Hon. Dan O. Williams, whose picture appears above, was born inDeKalb county, near Alexandria. He was among that class destined to rise to distinction in spite of its unfavorable surroundings. He has demonstrated that all of school is not I contact with professor or to be mewed in walls of brick or stone; for his is undoubtedly one of nature's self-made men. In his younger days he was a cabinet maker by trade and now has many beautiful pieces of furniture, the workmanship of which was wrought by his own hands.
He taught school when he was a young man; later he studied law at night and shoved the plane in the daytime. In his law practice he has always been cautious and considerate. He lost his first case before the Magistrate but gained it before the Circuit Court. He has practiced law for twenty years and has never encouraged litigation to get a suit. Cautious in giving advice he seldom if ever loses a suit that he brings. He began the study of law at the age of seventeen and has been an ardent student of law and literature every since. One of the best libraries in the country of both literature and law is the pride of his home and office. Kind and benevolent, he has given bountifully to all charitable institutions that came to him for aid. Being kind and affectionate in his family and among his friends all speak of his generosity.
Being a leader in his political sphere, Mr. Williams is very favorably spoken of a s a candidate on the Democrat ticket for the next circuit judge of this district; he having had considerable experience in judicial lines. He has been county judge for DeKalb county and was commissioned as chancellor several times and has also been commissioned several times as Circuit Judge. Judge Williams now enjoys a large law practice, which he well deserves, because of his continued hard work and devotion to his clients.
Fred T. Wilson and Miss Vallie Lee Folleman attended the Rome fair last week.
Henry Pippen found one [a pearl] last week for which he has been offered $45. Bill Reece found a good one Thursday for which he received $25.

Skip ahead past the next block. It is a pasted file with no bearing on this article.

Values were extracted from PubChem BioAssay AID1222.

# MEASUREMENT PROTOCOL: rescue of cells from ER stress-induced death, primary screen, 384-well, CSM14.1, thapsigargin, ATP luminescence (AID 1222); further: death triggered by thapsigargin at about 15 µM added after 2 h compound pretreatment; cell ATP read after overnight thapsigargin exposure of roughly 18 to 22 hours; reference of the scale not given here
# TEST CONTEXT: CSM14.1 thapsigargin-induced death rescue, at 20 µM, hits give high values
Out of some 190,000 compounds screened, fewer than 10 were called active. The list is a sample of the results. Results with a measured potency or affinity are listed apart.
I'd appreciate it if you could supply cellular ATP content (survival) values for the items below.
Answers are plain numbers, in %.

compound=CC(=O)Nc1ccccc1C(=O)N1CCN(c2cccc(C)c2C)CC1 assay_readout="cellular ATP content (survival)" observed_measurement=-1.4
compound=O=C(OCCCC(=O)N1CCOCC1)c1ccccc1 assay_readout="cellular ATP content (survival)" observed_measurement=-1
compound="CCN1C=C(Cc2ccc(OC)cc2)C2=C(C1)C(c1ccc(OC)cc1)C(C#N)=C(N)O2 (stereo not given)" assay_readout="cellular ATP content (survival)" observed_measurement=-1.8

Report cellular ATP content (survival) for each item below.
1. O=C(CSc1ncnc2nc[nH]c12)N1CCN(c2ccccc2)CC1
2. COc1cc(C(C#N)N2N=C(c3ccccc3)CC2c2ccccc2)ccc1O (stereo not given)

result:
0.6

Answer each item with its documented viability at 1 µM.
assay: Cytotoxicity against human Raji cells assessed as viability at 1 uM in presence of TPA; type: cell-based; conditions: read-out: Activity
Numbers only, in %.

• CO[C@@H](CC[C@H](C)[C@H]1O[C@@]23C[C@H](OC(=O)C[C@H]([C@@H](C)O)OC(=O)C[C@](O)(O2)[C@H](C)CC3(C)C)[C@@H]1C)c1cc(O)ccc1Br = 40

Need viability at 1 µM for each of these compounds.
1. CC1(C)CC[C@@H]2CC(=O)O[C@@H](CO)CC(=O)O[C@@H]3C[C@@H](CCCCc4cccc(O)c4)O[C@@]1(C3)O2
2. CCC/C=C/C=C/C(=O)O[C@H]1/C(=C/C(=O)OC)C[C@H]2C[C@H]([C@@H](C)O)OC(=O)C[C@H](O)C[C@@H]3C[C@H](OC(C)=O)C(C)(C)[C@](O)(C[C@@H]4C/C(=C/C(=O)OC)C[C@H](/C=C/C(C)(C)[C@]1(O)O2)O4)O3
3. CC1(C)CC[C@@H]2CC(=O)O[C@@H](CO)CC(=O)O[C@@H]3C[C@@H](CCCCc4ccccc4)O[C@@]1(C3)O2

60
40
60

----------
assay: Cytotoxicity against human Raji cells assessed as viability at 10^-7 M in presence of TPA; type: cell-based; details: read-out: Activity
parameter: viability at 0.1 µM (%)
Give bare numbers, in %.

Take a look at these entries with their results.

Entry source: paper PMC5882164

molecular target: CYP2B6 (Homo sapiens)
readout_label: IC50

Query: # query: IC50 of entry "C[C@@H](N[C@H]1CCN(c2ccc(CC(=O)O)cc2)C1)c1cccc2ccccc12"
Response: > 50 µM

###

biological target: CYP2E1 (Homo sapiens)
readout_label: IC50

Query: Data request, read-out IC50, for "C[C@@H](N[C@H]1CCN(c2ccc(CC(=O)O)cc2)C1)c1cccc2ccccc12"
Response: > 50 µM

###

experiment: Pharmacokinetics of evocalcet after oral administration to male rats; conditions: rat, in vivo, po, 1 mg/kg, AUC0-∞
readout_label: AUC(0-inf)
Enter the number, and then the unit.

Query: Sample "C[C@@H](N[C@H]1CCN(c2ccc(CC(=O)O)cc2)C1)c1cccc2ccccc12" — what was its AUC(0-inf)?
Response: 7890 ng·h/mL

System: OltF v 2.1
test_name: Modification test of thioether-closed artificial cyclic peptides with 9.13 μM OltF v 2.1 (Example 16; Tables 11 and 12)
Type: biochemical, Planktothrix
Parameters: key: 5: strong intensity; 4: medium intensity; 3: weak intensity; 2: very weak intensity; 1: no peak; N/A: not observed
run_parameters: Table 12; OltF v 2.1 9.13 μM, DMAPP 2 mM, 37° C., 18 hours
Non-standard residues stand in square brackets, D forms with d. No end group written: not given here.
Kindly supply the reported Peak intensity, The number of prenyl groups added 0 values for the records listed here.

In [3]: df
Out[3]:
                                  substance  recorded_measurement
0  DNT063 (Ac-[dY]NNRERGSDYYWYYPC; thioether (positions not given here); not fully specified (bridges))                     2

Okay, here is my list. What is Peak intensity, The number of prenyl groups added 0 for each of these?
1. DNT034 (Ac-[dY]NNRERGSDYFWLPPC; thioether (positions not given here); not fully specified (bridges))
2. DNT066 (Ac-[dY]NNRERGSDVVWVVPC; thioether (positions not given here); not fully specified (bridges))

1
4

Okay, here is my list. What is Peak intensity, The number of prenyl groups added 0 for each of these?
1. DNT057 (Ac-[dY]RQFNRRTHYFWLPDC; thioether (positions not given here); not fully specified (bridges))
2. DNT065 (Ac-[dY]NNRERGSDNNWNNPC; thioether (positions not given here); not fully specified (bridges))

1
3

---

Miss Leona Burns, who is visiting relatives here was lately taken very sick, but is now improving and has left for her home.
Dr. E.M. Shepherd has put up a telephone line from his store to his residence.
There are but two croquet players in town-"The Ugly Pardners," Joe Kelly and Joe Carver.
"Old Tobe" is sold. Bill Reece purchased him. He is twenty-two years and a true Democrat.
Rev. T.A. Carden held a series of meetings at Bethlehem last week.
Oscar Kelly is in from Texas after a ten months sojourn there.
Jack Morehouse is erecting a storehouse near here.
Syd McDonald wants to marry, but it will be years before he will announce the event.
Miss Edith Shepherd is visiting friends at Celina.
Miss Annie Lee is on the sick list.
Walter Maddux loves fifteen girls-ten at Flynn's Lick and five here.
Leighton Ferrill has purchased a farm near Granville.
Geo. Farmer is very sick at this writing.
Mrs. Marvin Hale is on the sick list.
Mrs. Julia Tramel is on the sick list, but some better today.
Wm. Coffee, who has been very feeble for some time, is very sick at last report.
Clay Farmer is having the chills.
Henry Deaton had Wm. Lewis to bore him a well last week which adds to the help of Hard Scuffle, also Wm. Taylor has added another room to his house which adds much to its looks.
Wm. Barrett and wife visited at the family of Wm. Farmer's Friday.
Sydney Fuson, who left for Texas last week writes back that he is well pleased.
Some toughs went to the home of Daniel Coggin one night last week and made the old man and his family leave by rocking his house.
Jas. Thomas (col.) is talking about going to Indiana in a short time.
Jackson Rhody killed a large rattlesnake one day last week.
The good people of Hard Scuffle will have to elect another president over their marble yard as the present one, Chas. Reynolds, has the sore eyes and cannot attend.
Mrs. S.C. Tarver is spending a week at Algood before going to Mt. Pleasant.
Mr. and Mrs. Sherrill Evans from Smithville visited Mrs. Evans' brother, C.Y. Givan, this week.
Mr. and Mrs. James Givan were here today.
Mr. Dave Neal bought the Derrickson house and lot paying $1000 for it.
Seven Springs Hotel --- located at Joy post office in DeKalb county and occupies a position between the Central Basin and the Cumberland Table Lands of Cumberland Mountain.